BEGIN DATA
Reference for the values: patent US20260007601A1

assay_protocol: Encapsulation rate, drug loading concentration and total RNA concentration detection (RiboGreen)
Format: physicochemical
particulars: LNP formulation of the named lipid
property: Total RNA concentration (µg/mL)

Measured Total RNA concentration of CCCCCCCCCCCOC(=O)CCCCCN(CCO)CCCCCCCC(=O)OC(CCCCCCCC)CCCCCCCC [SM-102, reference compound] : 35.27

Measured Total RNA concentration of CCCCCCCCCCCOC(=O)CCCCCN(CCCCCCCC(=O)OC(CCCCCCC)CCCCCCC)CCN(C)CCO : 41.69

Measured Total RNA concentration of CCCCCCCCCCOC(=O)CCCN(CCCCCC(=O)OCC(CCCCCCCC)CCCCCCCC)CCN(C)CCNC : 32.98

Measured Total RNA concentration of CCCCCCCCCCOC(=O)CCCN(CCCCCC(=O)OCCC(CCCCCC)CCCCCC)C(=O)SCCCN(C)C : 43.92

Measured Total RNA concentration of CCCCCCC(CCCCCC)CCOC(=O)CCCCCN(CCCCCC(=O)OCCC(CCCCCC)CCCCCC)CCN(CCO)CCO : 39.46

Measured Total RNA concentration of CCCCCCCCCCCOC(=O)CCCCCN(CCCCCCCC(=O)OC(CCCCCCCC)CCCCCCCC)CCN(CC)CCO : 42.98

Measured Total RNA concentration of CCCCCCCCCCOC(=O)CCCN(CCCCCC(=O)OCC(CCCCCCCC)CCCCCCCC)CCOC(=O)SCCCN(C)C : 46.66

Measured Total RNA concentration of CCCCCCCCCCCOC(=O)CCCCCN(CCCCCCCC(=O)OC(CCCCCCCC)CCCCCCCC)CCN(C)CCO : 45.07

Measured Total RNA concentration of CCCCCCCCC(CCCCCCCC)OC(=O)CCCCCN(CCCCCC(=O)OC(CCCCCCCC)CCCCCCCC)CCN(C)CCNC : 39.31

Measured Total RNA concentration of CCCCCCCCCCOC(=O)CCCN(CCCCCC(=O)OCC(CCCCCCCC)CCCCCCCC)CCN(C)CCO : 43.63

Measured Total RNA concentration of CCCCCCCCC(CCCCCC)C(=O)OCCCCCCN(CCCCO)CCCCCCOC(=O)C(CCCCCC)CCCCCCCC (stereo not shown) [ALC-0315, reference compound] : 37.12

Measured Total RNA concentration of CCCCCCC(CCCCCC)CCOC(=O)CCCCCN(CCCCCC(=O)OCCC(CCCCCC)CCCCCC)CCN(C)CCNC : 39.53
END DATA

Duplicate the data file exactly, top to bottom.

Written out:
Reference for the values: patent US20260007601A1

assay_protocol: Encapsulation rate, drug loading concentration and total RNA concentration detection (RiboGreen)
Format: physicochemical
particulars: LNP formulation of the named lipid
property: Total RNA concentration (µg/mL)

Measured Total RNA concentration of CCCCCCCCCCCOC(=O)CCCCCN(CCO)CCCCCCCC(=O)OC(CCCCCCCC)CCCCCCCC [SM-102, reference compound] : 35.27

Measured Total RNA concentration of CCCCCCCCCCCOC(=O)CCCCCN(CCCCCCCC(=O)OC(CCCCCCC)CCCCCCC)CCN(C)CCO : 41.69

Measured Total RNA concentration of CCCCCCCCCCOC(=O)CCCN(CCCCCC(=O)OCC(CCCCCCCC)CCCCCCCC)CCN(C)CCNC : 32.98

Measured Total RNA concentration of CCCCCCCCCCOC(=O)CCCN(CCCCCC(=O)OCCC(CCCCCC)CCCCCC)C(=O)SCCCN(C)C : 43.92

Measured Total RNA concentration of CCCCCCC(CCCCCC)CCOC(=O)CCCCCN(CCCCCC(=O)OCCC(CCCCCC)CCCCCC)CCN(CCO)CCO : 39.46

Measured Total RNA concentration of CCCCCCCCCCCOC(=O)CCCCCN(CCCCCCCC(=O)OC(CCCCCCCC)CCCCCCCC)CCN(CC)CCO : 42.98

Measured Total RNA concentration of CCCCCCCCCCOC(=O)CCCN(CCCCCC(=O)OCC(CCCCCCCC)CCCCCCCC)CCOC(=O)SCCCN(C)C : 46.66

Measured Total RNA concentration of CCCCCCCCCCCOC(=O)CCCCCN(CCCCCCCC(=O)OC(CCCCCCCC)CCCCCCCC)CCN(C)CCO : 45.07

Measured Total RNA concentration of CCCCCCCCC(CCCCCCCC)OC(=O)CCCCCN(CCCCCC(=O)OC(CCCCCCCC)CCCCCCCC)CCN(C)CCNC : 39.31

Measured Total RNA concentration of CCCCCCCCCCOC(=O)CCCN(CCCCCC(=O)OCC(CCCCCCCC)CCCCCCCC)CCN(C)CCO : 43.63

Measured Total RNA concentration of CCCCCCCCC(CCCCCC)C(=O)OCCCCCCN(CCCCO)CCCCCCOC(=O)C(CCCCCC)CCCCCCCC (stereo not shown) [ALC-0315, reference compound] : 37.12

Measured Total RNA concentration of CCCCCCC(CCCCCC)CCOC(=O)CCCCCN(CCCCCC(=O)OCCC(CCCCCC)CCCCCC)CCN(C)CCNC : 39.53